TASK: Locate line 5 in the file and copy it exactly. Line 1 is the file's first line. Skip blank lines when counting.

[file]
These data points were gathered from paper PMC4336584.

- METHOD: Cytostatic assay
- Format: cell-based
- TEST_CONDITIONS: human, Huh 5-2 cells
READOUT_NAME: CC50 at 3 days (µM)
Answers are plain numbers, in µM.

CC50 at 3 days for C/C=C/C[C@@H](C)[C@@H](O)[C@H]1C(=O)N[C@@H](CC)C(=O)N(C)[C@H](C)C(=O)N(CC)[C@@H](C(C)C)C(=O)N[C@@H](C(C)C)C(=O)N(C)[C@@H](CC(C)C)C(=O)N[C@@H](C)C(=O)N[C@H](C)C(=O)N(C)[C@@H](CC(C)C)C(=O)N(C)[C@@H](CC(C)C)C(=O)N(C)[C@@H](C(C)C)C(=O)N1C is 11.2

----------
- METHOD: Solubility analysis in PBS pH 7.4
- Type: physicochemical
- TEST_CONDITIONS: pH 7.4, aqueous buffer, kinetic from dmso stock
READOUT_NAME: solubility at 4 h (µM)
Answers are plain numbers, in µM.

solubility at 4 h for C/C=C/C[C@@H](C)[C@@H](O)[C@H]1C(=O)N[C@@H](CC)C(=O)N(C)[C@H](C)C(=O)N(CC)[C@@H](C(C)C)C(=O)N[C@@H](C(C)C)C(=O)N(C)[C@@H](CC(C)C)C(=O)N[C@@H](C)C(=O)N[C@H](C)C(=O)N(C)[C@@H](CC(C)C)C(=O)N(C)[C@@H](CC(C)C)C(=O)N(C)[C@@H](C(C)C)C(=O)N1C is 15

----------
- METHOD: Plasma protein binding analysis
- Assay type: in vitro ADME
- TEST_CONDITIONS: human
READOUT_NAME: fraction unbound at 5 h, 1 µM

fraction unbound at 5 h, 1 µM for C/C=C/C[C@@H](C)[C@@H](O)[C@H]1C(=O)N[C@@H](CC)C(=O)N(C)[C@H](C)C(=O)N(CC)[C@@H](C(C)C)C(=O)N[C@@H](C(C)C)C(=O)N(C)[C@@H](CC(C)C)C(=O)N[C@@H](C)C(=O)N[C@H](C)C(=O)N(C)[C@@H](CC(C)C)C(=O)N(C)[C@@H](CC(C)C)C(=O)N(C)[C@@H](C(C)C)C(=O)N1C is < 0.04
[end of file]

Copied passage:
READOUT_NAME: CC50 at 3 days (µM)